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November 11, 2012

Kristallnacht marked the beginning of Hitler’s war against the Jews

Filed under: Germany, Holocaust — Tags: , — furtherglory @ 12:08 pm

The title of my blog post today is a quote from an editorial piece written by Rabbi Brad Hirschfield on Fox News.  I previously blogged about the events leading up to Kristallnacht here.

Here is the full quote from Rabbi Brad Hirschfield’s editorial:

Kristallnacht marked the beginning of Hitler’s war against the Jews – his campaign for a “final solution” to the so-called “Jewish problem.” Seventy-four years later, people gather around the world to remember that horrible and fateful night. But how does one remember and commemorate a terrible past when the present is good and the future is looking even better?

What was “the so-called Jewish problem?”

The title of the Wannsee Conference, ordered by Hermann Goering, where the Holocaust was planned, was “The total solution to the Jewish question in Europe.”  According to Goering’s testimony at the Nuremberg IMT, the German word “Die Endlösung” meant “the total solution, not the final solution.”

On the third day of his cross examination of Goering at the Nuremberg IMT, the American prosecutor Robert Jackson questioned him about the treatment of the Jews in Nazi Germany, including the anti-Jewish Nuremberg Laws on Citizenship, which Goering had signed in September 1935.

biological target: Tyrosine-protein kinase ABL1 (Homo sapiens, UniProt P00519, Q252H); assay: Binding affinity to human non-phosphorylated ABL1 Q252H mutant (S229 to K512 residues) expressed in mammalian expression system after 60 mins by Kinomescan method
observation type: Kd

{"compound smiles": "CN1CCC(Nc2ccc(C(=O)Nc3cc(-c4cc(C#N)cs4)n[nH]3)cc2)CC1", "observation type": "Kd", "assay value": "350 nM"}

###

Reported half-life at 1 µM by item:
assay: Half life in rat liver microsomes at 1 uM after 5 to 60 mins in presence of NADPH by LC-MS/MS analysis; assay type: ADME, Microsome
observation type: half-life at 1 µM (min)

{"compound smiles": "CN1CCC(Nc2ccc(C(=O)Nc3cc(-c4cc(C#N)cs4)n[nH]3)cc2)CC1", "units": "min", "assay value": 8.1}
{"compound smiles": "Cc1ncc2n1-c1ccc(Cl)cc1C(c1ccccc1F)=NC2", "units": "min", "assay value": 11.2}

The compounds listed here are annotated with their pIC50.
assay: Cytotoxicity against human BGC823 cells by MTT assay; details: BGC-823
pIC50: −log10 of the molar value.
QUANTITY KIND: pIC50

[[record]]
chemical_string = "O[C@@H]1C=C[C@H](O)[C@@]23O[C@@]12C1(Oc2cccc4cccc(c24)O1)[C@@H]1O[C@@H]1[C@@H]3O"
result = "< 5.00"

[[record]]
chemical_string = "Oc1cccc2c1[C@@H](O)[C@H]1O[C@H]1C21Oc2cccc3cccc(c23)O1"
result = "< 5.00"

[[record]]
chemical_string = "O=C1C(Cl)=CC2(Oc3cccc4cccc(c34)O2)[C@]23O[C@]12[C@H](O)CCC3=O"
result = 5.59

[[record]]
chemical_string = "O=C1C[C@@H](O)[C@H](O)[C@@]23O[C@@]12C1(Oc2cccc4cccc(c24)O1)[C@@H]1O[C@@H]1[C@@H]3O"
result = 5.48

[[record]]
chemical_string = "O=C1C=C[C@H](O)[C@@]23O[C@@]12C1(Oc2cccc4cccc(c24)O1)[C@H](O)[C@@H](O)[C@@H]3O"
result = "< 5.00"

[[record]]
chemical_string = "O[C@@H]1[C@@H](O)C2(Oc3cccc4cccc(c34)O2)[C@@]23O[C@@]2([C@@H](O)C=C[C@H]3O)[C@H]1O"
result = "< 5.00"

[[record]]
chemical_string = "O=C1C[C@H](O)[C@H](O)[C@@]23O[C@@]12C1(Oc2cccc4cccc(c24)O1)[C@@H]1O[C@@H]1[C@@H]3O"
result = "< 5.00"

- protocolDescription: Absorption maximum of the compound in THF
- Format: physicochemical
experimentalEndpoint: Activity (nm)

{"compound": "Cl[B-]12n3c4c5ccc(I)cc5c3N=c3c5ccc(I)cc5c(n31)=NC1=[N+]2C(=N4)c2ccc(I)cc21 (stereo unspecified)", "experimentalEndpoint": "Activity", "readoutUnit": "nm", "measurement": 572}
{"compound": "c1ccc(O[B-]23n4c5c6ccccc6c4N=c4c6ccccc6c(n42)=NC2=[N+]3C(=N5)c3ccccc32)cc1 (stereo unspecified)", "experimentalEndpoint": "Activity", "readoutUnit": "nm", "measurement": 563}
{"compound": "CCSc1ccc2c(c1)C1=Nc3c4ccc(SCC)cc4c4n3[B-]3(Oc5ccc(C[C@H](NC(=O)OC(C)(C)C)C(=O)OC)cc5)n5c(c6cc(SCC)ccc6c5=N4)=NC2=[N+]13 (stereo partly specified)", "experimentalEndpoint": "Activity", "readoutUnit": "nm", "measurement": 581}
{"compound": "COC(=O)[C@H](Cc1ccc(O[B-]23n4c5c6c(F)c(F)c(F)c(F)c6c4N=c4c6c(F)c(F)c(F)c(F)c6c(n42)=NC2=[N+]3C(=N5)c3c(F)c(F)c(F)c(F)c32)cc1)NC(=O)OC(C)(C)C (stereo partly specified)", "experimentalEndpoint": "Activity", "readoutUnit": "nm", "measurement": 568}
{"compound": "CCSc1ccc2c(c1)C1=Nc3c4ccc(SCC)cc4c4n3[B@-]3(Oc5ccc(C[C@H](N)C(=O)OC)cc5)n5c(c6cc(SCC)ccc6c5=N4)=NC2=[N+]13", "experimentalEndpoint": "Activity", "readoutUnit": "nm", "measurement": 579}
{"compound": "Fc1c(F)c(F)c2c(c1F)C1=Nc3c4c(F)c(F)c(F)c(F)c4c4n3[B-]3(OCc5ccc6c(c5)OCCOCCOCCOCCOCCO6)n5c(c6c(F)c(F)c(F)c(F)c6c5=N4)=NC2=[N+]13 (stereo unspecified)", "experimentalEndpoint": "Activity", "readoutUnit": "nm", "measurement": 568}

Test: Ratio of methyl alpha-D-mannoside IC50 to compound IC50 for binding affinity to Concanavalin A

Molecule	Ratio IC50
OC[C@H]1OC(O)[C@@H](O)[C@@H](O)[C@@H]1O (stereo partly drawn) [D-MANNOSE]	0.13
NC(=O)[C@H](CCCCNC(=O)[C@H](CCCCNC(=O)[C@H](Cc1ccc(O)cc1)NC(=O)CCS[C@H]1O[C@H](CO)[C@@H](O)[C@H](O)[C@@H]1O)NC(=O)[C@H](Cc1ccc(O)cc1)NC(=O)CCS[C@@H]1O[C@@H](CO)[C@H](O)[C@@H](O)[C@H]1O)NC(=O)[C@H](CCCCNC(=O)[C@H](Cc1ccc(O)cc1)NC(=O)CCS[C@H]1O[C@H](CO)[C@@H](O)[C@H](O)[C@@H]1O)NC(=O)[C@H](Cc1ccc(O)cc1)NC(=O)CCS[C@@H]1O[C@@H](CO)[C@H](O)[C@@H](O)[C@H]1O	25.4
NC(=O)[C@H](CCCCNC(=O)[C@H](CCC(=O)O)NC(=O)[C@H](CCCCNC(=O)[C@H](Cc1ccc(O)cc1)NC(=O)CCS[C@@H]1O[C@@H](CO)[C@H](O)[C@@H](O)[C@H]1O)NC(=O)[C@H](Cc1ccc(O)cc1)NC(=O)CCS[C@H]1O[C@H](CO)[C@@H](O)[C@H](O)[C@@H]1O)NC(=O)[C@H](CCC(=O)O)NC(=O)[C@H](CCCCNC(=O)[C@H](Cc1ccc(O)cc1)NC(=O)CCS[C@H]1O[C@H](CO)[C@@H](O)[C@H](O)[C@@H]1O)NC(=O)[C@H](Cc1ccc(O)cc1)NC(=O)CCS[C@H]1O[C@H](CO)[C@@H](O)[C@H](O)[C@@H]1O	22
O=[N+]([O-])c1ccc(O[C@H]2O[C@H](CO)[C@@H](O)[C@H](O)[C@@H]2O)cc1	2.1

Then Jackson confronted Goering with the most incriminating piece of evidence in the entire trial: a letter dated July 31, 1941, in which Goering had ordered Reinhard Heydrich, the chief of the Reich Security Main Office (RSHA), to prepare a plan for the “Final solution of the Jewish question.” Goering testified that the German term “Die Endlösung” in the letter should have been translated as the “total solution,” and that it referred only to “the emigration of the Jews,” not the extermination of  the Jews.

“The Jewish Question” was Should the Jews have their own state, or their own state-within-a-state?  Those who were against the Jews having their own state, or their own state within another country, were called anti-Semites because they wanted the Jews to assimilate, instead of having their own state.  Hitler was NOT an anti-Semite.  He did not want the Jews in Europe to assimilate; he wanted them to have their own state.

As the rabbi makes clear in his editorial, the Jews in America have assimilated, so there is no “Jewish problem” in America today.